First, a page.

Countess Dracula (1971 United Kingdom)

Despite its misleading title, this is a rendition of the exploits of Elisabeth Bathory–a Hungarian noble woman who killed around 650 girls in the 16th century. She believed bathing in their blood would restore her youth. The film’s feel of Hungary circa that time is convincing throughout, perhaps because director Peter Sasdy, producer Alexander Paal and romantic lead Sandor Eles were all native Hungarians. In a role at one time earmarked for Diana Rigg, Ingrid Pitt is frostily sinister as the elderly Countess and fulsomely passionate as the younger one, despite Hammer Studios re-dubbing her dialogue by another actress.  [Read more…]

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The Witches (1966 Britain)

There are things that keep you watching here, of course; there always are in a Hammer Horror. I particularly liked the depiction of rural village life in the 1960s; it’s picture postcard stuff, the sort of thing to make me nostalgic for a time I never actually knew. After a hell of a start, The Witches, which could indeed have used a more masterful director like Terence Fisher at the helm, slowly loses its grip. The screenplay is from Nigel Kneale, and he was dissatisfied with this film because he intended it to be a dark comedy that poked fun at witchcraft but Hammer wanted a serious horror movie so all comedic touches were removed.  [Read more…]

Frankenstein Must Be Destroyed (1969 United Kingdom)

Following a long period of cheap-looking productions designed to play as double-features on their home turf, Hammer returned to premium quality with Frankenstein Must Be Destroyed. This is Peter Cushing’s definitive portrayal of the Baron. For once a Hammer Frankenstein doesn’t need an actual monster, but lets the baron himself become “more monstrous than the monsters he created”, as the advertisements proclaimed. And for a horror film, you’d have to agree that the locations used for filming were really quite elegant and ornate. The Spengler boarding house and Brandt’s home were exquisitely appointed and furnished, and all the while I kept thinking that they would have been a pretty nice place to live.  [Read more…]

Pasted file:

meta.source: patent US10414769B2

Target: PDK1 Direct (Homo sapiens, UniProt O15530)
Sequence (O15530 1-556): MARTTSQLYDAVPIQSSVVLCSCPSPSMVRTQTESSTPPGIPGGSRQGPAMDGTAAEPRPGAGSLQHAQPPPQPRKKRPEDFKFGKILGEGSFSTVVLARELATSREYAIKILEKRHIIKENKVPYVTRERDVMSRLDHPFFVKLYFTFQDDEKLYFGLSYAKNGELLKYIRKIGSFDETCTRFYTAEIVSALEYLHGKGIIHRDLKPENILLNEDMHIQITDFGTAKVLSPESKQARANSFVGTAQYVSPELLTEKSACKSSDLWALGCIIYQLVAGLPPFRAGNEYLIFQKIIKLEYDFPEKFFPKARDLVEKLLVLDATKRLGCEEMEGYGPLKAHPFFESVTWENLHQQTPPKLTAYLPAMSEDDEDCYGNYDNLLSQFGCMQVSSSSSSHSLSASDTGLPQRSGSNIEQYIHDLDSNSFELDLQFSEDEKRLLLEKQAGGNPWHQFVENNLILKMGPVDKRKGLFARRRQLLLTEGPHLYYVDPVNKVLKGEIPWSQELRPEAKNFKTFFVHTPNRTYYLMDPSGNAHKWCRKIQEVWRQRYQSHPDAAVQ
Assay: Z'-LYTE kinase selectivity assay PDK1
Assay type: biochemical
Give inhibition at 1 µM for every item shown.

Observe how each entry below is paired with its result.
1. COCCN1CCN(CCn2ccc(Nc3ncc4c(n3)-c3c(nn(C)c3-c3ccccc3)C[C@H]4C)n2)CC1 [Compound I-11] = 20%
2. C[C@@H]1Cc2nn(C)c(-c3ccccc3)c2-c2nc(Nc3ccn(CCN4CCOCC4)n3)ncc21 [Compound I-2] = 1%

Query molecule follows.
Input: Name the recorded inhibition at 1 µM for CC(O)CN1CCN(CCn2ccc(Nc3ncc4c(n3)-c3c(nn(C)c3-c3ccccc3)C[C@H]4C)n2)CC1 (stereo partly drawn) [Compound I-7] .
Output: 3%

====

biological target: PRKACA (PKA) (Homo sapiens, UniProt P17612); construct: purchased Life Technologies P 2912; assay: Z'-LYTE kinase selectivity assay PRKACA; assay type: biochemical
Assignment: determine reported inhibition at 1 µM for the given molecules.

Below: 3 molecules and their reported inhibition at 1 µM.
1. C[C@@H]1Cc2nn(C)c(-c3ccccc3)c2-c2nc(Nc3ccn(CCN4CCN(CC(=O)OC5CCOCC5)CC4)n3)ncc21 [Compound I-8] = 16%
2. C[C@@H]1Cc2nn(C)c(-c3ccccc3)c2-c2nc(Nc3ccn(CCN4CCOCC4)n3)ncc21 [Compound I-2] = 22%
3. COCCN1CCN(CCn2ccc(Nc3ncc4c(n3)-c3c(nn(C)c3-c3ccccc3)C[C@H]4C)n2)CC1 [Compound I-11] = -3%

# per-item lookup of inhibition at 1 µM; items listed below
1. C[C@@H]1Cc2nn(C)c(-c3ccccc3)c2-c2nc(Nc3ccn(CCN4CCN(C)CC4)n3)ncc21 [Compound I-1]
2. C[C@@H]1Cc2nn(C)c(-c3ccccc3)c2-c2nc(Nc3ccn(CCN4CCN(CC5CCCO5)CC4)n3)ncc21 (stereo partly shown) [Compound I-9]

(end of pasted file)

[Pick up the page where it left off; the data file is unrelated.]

Blood From The Mummy’s Tomb (1971 Britain)

I’ve been sweating cobs over some major computer problems recently and its been tough trying to write new posts. But while there’s some life in my old Toshiba there’s some hope. Hammer Studios had already peaked and it’s two marquee stars, Christopher Lee and Peter Cushing, had moved on to greener pastures. Loosely based on Bram Stoker’s “Jewel of the Seven Stars”, which is to say they ripped off a few elements, put Stoker’s name on it, safe in the knowledge that he was long dead and his works had entered the Public Domain. Two directors worked on this because the first one died and a lacklustre disorganization is evident. It’s also hard not to shake the feeling that Hammer horror were already on the way out. [Read more…]

Dracula A.D. 1972 (United Kingdom)

(I dedicate this post to Peter Cushing, who always maintained his dignity even when his hands were full.) Moving on…no prizes for guessing which year this baby was released. T’was a leap year in horror. A vintage year for being a vampire trapped in St Bartolph’s churchyard, London. Although it feels slapdash, with its day-as-night shots, total lack of continuity and sloppy script, this film succeeds as a comic masterpiece. A bit like the Beatles disastrous Let It Be sessions, Hammer’s Dracula run-at-the-top was also nigh. Right nigh. And there was little Peter Cushing or Christopher Lee could do to stop the rot except to throw as much middle aged, Anglo-Saxon gravitas at the latest concotion they had found themselves roped into. [Read more…]

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